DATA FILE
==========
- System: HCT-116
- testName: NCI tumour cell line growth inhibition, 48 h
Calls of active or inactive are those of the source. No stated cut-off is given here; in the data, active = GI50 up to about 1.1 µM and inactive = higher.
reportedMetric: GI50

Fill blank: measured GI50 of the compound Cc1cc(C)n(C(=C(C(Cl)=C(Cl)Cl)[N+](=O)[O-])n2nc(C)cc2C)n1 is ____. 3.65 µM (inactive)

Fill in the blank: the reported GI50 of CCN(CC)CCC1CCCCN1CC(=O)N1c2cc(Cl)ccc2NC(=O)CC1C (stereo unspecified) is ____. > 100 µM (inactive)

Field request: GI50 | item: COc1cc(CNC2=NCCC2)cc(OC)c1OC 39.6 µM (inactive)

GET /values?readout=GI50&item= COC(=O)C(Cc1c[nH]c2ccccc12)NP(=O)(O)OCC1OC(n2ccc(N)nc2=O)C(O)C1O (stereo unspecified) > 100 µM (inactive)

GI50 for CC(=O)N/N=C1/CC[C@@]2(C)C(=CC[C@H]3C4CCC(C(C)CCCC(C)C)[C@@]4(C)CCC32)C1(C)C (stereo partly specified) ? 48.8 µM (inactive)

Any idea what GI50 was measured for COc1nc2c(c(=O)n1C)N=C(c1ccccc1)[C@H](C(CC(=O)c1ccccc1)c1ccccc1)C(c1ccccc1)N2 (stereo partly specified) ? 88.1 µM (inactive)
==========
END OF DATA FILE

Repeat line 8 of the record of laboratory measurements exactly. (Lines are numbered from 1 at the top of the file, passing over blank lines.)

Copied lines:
GET /values?readout=GI50&item= COC(=O)C(Cc1c[nH]c2ccccc12)NP(=O)(O)OCC1OC(n2ccc(N)nc2=O)C(O)C1O (stereo unspecified) > 100 µM (inactive)